The leaders of Democrats' campaign committees said Thursday they wouldn't get "cocky" about their victory in New York's 26th Congressional district but promised to keep attacking Republicans over Medicare.
Democratic Congressional Campaign Committee Chairman Steve Israel (N.Y.) and Democratic Senatorial Campaign Committee Chairwoman Patty Murray (Wash.) spoke to reporters about their plans, attempting to use Rep.-elect Kathy Hochul's win to gain momentum without sounding overly optimistic.
"Today I can tell you that I fundamentally believe that the House of Representatives is in play," Israel said during a briefing at the Democratic National Committee. He said Hochul's victory doesn't mean Democrats would win back the 24 seats necessary to recapture the House in 2012, "yet." He said the Tuesday special election would not make Democrats "cocky."
"The victory in New York 26 will inform our strategy," Israel told reporters. "It will not be our strategy." Israel adopted a tone similar to John F. Kennedy's inaugural address, promising that, "We will take the fight to those districts, no matter how high the odds, no matter how steep the climb. We will, as Democrats, take the fight almost anywhere in America to protect Medicare: East Coast, West Coast, Lake Eerie."
Israel hammered home three points: Democrats are recruiting good candidates, the DCCC is out-raising the National Republican Congressional Committee even though the GOP is in the majority and the party apparatus for mobilization is strong, which he called "a critical element for taking the House back." Israel told reporters that earlier this month 43 recruits visited Washington. After Hochul's win, Rep. Allyson Schwartz (D-Pa.) "made 50 calls to our top 50 recruits," he said.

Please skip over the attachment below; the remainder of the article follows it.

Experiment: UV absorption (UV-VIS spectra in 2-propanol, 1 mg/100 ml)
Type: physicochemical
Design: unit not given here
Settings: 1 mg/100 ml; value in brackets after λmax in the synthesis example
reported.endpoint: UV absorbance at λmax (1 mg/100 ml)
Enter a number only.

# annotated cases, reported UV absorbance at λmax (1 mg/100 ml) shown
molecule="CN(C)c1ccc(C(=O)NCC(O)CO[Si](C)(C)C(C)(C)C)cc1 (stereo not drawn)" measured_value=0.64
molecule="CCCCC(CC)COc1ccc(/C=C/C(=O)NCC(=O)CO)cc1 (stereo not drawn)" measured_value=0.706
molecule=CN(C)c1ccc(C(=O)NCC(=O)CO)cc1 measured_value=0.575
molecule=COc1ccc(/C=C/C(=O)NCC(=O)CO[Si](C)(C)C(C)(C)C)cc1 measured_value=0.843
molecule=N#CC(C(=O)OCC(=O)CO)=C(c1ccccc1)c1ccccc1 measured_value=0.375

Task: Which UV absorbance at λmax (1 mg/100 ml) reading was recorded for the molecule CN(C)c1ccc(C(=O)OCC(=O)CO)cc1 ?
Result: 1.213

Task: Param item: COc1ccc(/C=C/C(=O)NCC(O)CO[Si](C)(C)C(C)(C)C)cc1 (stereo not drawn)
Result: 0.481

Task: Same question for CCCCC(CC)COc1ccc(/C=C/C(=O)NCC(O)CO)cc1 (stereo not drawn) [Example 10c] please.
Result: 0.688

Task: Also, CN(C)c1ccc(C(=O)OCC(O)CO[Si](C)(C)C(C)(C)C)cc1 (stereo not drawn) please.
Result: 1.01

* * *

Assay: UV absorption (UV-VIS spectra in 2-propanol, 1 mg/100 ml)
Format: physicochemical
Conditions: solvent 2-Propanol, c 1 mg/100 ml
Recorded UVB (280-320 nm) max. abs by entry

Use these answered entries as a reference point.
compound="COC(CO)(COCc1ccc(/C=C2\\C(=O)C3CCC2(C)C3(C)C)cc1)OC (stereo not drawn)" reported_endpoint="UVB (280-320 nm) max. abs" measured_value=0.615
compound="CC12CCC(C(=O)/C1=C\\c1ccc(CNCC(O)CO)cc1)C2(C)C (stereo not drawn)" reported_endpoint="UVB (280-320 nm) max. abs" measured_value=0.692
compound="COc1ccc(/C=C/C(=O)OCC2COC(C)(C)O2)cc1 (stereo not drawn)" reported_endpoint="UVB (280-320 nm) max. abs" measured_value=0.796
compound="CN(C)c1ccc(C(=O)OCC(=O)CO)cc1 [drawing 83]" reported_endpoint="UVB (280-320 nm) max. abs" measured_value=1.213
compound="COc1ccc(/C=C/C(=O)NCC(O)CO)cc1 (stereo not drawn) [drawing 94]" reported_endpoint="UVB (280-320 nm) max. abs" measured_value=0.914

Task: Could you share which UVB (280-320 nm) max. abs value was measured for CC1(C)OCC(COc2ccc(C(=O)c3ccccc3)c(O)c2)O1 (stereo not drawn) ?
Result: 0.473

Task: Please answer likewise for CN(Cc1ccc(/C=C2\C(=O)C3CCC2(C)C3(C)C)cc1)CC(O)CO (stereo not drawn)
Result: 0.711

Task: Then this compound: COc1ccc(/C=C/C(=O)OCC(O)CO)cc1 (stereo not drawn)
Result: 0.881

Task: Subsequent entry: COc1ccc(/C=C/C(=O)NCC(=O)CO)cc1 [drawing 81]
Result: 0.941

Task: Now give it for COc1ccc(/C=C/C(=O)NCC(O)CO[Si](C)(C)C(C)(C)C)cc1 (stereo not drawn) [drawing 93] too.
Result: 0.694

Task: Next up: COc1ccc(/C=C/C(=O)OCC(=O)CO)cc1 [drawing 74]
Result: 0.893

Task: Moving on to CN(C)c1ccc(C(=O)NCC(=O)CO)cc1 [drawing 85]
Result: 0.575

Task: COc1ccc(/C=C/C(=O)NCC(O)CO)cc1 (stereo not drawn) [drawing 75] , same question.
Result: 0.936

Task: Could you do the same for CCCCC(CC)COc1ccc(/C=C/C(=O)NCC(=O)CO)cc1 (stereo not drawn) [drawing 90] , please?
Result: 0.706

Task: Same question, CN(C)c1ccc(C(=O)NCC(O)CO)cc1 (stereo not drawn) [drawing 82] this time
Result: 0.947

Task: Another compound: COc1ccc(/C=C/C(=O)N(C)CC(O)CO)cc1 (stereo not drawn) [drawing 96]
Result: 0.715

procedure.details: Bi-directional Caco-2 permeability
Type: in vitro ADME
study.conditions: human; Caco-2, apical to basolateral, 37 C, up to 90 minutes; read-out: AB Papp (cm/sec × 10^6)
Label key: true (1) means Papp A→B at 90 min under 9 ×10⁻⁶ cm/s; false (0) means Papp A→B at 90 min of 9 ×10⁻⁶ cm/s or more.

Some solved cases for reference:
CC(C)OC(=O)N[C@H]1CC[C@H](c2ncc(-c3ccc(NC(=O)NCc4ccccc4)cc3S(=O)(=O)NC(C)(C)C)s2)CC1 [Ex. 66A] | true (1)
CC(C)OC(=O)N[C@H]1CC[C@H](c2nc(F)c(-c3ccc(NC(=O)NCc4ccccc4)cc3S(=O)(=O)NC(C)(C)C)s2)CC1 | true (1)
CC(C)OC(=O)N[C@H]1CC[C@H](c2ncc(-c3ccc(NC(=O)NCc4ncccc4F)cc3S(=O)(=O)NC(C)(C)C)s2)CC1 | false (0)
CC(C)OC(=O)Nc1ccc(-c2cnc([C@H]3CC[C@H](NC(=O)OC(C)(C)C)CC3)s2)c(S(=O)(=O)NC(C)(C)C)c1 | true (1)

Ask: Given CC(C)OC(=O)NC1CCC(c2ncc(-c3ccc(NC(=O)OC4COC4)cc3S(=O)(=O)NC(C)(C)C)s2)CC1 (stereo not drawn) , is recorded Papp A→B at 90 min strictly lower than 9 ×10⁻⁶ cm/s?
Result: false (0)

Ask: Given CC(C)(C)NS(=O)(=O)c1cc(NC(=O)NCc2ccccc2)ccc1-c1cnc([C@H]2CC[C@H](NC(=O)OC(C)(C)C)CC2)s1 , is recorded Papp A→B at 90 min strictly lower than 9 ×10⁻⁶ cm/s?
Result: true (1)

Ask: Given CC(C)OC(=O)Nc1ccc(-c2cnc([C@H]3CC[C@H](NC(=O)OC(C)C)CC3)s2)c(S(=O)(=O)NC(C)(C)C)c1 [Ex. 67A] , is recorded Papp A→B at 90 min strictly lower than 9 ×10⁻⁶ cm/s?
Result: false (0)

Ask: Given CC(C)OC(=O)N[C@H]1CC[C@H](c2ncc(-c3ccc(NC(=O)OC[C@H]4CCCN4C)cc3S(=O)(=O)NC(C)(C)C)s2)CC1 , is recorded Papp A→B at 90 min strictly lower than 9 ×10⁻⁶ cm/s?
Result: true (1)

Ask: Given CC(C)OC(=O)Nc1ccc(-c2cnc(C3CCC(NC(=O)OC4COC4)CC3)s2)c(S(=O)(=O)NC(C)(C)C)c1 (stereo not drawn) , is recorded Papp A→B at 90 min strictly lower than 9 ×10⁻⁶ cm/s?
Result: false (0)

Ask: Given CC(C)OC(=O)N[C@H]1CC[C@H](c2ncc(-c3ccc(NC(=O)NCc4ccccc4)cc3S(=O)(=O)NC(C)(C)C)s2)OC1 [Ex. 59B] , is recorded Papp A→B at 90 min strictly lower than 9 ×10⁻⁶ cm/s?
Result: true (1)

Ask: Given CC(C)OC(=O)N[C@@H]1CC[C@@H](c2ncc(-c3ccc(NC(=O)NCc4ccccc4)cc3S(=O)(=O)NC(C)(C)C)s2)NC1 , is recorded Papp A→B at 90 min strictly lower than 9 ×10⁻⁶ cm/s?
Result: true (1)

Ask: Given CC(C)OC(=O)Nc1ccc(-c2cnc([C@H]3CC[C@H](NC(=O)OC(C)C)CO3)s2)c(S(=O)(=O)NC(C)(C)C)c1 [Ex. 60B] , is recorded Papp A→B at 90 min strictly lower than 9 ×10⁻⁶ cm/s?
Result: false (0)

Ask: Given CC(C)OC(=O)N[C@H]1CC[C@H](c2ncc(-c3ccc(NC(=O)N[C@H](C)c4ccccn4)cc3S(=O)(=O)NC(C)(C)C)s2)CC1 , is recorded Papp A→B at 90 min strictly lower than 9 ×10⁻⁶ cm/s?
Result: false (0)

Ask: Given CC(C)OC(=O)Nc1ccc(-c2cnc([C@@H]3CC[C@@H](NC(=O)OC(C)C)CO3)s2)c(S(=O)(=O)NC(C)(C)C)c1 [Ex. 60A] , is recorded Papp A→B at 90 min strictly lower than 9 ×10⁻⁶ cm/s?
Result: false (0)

He explained that, "Republicans spent $3.4 million to lose on the air. Kathy Hochul and Democrats beat them on the ground. We won New York 26 in good old-fashioned street campaigning and mobilization." Israel also noted the importance of independent voters in the Hochul race and said that independents were part of the reason he was saying the House was in play.
Murray criticized the GOP for saying they would focus on jobs and the economy but instead focusing on "changing Medicare as we know it today in order to protect the wealthiest Americans and tax cut subsidies for oil companies."
But it's far too early to know if that narrative will retain potency with voters through Election Day.
Hillary Rodham Clinton, center, along with former Secretary of State Madeleine Albright, right, and Annette Tilleman-Dick, left, wife for former Rep. Tom Lanots, D-Calif. Clinton was honored with the Tom Lantos Human Rights Prize during a ceremony last week at the Cannon House Office Building. Previous winners include the Dalai Lama and Elie Wiesel.
Each year since 1990, CQ Roll Call has reviewed the financial disclosures of all 541 senators, representatives and delegates to determine the 50 richest members of Congress. This year's report, derived from forms covering the calendar year 2012, shows it took a net worth of $6.67 million to crack the exclusive club.